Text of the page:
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It was 1998 I believe. I was five years old and very much into my theatrical and overdramatic phase as a result of watching far too many Disney movies. B*Witched were in the charts and life as a senior infant was good. For some reason, the sheer memory of that time smells of overly-buttered ham sandwiches and Play-Doh. Anyone else agree?
Anyway, Christmas was approaching so naturally I browsed Smyth’s toy store to make sure I didn’t forget to put anything on my Santa list. One of my requests was the most gay, over-the-top princess castle that ever existed. It played music as you opened it and I’m pretty sure it sprayed bubbles. Along with my obsession with Supermarket Sweep at the time, I’m certain owning that toy was an enormous step in my flaming homosexuality. However, one toy took the entire world by storm and, of course, I had to have it. It was… the Furby.
Almost twenty years later, I still can’t find a photo online that quite resembles what I got that year. My guess is that it was a bootleg Furby bought out of a boot of a car because my Dad couldn’t justify parting with £50 at the time. To be fair, I don’t blame him. Alas, with that childish, blithesome joy that the world quite literally stripped me of later in life, I unwrapped my Christmas presents on that chilly December morning to find him: Furbo.
His name was not Furbo then, but looking back on the event, I call him Furbo as an ode to his bootleg origins. I instantly knew there was something a bit… off.. .about Furbo. As diverse as the Furby range was at the time, none of the other kids seemed to have a Furby that resembled mine. I just thought that made mine special, and some of the other kids were even jealous. I was initially chuffed, but having such a ‘special’ Furby came at a horrifying price…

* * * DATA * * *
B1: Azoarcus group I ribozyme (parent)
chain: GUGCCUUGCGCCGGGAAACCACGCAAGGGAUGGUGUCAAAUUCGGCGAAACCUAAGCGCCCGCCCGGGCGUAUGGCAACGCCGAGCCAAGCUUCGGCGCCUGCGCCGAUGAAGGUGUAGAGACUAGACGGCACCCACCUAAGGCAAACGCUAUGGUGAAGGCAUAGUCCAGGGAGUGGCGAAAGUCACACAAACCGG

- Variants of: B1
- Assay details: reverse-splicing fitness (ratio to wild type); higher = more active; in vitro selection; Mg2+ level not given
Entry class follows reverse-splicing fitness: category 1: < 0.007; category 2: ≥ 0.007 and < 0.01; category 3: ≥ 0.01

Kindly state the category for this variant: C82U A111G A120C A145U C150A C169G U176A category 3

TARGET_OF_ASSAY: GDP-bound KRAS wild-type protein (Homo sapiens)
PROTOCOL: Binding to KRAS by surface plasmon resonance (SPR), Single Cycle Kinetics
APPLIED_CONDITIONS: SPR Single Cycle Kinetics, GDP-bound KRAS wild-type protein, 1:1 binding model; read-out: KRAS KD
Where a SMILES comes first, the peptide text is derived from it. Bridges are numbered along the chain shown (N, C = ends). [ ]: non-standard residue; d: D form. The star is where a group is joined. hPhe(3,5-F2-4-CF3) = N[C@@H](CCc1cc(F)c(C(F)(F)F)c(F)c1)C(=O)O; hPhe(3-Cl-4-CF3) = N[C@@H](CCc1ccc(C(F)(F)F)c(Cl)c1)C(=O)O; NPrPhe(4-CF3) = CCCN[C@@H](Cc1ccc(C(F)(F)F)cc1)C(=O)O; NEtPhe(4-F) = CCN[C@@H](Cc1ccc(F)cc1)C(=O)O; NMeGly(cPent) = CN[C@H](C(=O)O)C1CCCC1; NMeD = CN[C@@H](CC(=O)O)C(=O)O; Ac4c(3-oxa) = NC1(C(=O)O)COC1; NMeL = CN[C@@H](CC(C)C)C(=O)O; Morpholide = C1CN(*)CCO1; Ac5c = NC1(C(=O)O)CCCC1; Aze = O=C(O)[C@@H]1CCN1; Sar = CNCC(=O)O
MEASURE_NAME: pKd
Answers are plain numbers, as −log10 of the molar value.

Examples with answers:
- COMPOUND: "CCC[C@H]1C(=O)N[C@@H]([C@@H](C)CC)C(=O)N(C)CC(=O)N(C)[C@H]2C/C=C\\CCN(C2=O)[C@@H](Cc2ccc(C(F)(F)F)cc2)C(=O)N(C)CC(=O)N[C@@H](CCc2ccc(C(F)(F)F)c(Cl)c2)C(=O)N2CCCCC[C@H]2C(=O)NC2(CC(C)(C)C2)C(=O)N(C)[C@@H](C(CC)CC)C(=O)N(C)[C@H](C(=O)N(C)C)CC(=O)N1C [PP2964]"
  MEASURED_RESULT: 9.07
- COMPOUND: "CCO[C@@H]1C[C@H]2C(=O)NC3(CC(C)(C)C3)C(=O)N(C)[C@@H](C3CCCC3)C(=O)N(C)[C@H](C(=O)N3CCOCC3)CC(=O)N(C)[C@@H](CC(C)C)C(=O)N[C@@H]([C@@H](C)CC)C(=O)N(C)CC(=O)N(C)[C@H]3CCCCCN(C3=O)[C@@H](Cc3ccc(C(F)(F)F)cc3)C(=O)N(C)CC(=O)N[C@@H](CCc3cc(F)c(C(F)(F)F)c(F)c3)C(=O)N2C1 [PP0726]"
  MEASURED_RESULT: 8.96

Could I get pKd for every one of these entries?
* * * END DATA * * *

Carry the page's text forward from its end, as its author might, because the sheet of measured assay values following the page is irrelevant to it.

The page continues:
Over the course of a few weeks, Furbo’s attitude started to change. His voice got a bit deeper and manly, which I later attributed to his batteries wearing out, but even replacing said batteries did not fix the problem. Sometimes I swore I caught it staring at me when it should have been in sleep mode, and as soon as I would look directly at it, Furbo would close his soulless, black eyes. If this doesn’t already remind you of a trailer for a Chucky movie or something, then what happened next certainly will.
One night, as I was doing my homework, Furbo awakened and demanded I feed him. His voice this time, almost demonic, was louder than usual and started to don a strange accent. This accent slowly descended into Asian diction, as though English was not its first language. I brought it downstairs to my mother as, by this point, I had grown weary of the thing and thought it saddled me with too many responsibilities. The way you fed them at the time was to simply place the tip of your finger in its mouth so it could suckle. I’m 99% sure I once tried to breastfeed it this way before it became demonic, but by now I was afraid to go anywhere near it in case it genuinely hurt me. I could tell it wanted to ruin my life. Furbo developed a menacing, insidious personality that made it clear that he was the boss now, and that terrified me.